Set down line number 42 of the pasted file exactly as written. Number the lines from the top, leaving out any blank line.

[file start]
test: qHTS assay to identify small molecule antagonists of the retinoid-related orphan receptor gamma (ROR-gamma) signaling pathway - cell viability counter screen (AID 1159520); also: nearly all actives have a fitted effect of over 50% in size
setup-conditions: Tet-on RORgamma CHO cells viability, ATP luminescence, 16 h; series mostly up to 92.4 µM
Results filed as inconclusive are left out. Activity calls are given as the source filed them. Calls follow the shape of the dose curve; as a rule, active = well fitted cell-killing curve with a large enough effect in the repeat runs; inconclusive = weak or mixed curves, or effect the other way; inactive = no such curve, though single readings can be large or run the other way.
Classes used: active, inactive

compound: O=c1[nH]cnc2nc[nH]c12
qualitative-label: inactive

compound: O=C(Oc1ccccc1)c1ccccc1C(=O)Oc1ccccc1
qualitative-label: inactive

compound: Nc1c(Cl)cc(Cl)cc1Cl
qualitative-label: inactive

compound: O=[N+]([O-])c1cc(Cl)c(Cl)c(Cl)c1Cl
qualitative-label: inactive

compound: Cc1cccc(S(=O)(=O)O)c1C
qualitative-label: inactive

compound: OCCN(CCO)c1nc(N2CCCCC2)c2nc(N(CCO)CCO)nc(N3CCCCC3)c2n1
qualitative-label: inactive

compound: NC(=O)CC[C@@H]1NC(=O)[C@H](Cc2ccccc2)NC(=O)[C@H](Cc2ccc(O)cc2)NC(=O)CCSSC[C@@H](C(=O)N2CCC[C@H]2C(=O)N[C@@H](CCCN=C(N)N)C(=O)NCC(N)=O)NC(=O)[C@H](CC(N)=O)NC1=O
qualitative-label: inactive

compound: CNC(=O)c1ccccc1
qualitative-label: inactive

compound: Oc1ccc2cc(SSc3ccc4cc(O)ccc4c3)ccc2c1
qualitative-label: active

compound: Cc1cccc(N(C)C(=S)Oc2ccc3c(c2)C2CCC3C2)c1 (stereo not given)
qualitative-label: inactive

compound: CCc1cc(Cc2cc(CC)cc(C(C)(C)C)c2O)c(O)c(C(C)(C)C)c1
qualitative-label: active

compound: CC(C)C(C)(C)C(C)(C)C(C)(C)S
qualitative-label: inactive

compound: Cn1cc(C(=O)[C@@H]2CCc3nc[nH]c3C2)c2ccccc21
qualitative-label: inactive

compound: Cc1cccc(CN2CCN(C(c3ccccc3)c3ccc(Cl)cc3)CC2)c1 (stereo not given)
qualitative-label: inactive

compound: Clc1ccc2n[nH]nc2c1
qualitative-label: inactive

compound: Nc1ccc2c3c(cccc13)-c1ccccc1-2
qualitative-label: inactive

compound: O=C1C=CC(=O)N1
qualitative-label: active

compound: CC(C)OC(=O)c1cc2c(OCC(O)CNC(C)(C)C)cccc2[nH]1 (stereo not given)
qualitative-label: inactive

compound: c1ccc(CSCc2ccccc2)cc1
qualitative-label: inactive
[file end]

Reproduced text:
qualitative-label: inactive